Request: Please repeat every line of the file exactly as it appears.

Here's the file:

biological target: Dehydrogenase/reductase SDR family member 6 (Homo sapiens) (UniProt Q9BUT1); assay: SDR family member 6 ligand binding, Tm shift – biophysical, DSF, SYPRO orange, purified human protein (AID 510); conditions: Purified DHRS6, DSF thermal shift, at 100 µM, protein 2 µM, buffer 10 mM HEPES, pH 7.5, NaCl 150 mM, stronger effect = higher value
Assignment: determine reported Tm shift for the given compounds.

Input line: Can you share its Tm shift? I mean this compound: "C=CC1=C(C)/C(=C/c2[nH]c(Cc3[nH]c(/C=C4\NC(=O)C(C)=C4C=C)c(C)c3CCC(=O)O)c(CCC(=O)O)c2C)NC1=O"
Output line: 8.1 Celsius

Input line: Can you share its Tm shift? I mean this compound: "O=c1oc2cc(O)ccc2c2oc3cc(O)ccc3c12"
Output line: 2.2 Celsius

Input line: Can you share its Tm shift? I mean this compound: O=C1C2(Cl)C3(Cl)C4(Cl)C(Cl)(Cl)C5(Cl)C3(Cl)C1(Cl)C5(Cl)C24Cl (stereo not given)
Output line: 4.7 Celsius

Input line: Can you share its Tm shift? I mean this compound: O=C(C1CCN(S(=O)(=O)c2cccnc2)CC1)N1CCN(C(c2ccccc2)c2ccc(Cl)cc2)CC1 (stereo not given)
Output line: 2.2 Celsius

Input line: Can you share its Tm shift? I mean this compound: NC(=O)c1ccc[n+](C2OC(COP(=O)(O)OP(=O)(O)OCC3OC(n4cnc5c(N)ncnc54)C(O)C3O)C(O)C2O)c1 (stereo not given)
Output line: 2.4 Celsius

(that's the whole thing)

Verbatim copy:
biological target: Dehydrogenase/reductase SDR family member 6 (Homo sapiens) (UniProt Q9BUT1); assay: SDR family member 6 ligand binding, Tm shift – biophysical, DSF, SYPRO orange, purified human protein (AID 510); conditions: Purified DHRS6, DSF thermal shift, at 100 µM, protein 2 µM, buffer 10 mM HEPES, pH 7.5, NaCl 150 mM, stronger effect = higher value
Assignment: determine reported Tm shift for the given compounds.

Input line: Can you share its Tm shift? I mean this compound: "C=CC1=C(C)/C(=C/c2[nH]c(Cc3[nH]c(/C=C4\NC(=O)C(C)=C4C=C)c(C)c3CCC(=O)O)c(CCC(=O)O)c2C)NC1=O"
Output line: 8.1 Celsius

Input line: Can you share its Tm shift? I mean this compound: "O=c1oc2cc(O)ccc2c2oc3cc(O)ccc3c12"
Output line: 2.2 Celsius

Input line: Can you share its Tm shift? I mean this compound: O=C1C2(Cl)C3(Cl)C4(Cl)C(Cl)(Cl)C5(Cl)C3(Cl)C1(Cl)C5(Cl)C24Cl (stereo not given)
Output line: 4.7 Celsius

Input line: Can you share its Tm shift? I mean this compound: O=C(C1CCN(S(=O)(=O)c2cccnc2)CC1)N1CCN(C(c2ccccc2)c2ccc(Cl)cc2)CC1 (stereo not given)
Output line: 2.2 Celsius

Input line: Can you share its Tm shift? I mean this compound: NC(=O)c1ccc[n+](C2OC(COP(=O)(O)OP(=O)(O)OCC3OC(n4cnc5c(N)ncnc54)C(O)C3O)C(O)C2O)c1 (stereo not given)
Output line: 2.4 Celsius